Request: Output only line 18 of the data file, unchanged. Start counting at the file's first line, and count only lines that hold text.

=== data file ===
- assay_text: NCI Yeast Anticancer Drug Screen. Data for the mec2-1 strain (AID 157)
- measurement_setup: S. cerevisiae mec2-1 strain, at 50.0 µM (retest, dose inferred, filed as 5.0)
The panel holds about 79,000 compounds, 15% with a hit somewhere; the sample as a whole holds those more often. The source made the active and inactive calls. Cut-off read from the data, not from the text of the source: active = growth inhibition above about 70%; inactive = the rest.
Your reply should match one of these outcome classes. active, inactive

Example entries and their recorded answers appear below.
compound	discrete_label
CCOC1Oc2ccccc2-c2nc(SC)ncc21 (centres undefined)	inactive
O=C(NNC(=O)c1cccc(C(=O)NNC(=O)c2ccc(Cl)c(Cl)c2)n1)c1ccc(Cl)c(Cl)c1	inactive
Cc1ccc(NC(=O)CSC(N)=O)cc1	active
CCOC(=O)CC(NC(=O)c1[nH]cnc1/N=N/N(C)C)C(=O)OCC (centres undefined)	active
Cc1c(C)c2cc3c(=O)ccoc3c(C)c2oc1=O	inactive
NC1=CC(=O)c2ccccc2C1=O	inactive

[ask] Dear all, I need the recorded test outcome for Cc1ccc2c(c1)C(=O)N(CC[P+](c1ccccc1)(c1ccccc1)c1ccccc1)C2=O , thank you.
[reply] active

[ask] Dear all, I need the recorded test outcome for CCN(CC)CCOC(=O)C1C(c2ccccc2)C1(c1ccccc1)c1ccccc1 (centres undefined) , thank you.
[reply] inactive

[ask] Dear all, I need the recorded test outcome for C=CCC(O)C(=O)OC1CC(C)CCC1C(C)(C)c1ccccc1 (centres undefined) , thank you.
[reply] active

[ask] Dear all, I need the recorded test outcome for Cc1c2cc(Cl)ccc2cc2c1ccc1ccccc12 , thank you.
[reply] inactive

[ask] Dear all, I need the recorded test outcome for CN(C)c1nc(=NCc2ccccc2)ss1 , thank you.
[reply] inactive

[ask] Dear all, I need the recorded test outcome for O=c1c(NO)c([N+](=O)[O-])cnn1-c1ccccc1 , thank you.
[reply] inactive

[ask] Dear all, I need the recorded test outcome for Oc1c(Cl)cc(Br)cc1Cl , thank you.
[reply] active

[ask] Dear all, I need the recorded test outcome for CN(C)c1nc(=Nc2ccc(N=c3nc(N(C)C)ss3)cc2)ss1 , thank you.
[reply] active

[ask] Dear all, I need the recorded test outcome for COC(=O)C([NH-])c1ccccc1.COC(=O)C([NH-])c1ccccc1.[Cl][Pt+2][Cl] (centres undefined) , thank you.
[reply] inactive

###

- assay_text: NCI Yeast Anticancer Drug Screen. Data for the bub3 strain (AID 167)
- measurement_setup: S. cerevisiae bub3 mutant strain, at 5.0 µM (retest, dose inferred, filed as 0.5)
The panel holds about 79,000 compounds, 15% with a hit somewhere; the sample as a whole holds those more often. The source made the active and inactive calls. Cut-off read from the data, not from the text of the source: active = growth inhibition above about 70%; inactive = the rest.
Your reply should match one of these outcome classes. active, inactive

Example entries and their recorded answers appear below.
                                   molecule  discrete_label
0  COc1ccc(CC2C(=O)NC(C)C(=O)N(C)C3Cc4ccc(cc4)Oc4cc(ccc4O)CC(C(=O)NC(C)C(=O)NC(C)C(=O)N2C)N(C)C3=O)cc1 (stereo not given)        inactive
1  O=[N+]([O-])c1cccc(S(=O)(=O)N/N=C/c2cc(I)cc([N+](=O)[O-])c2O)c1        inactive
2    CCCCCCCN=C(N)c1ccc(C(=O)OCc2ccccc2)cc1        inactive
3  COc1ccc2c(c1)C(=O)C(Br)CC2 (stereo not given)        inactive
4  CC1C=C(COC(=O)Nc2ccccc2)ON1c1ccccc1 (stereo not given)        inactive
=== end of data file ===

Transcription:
[reply] active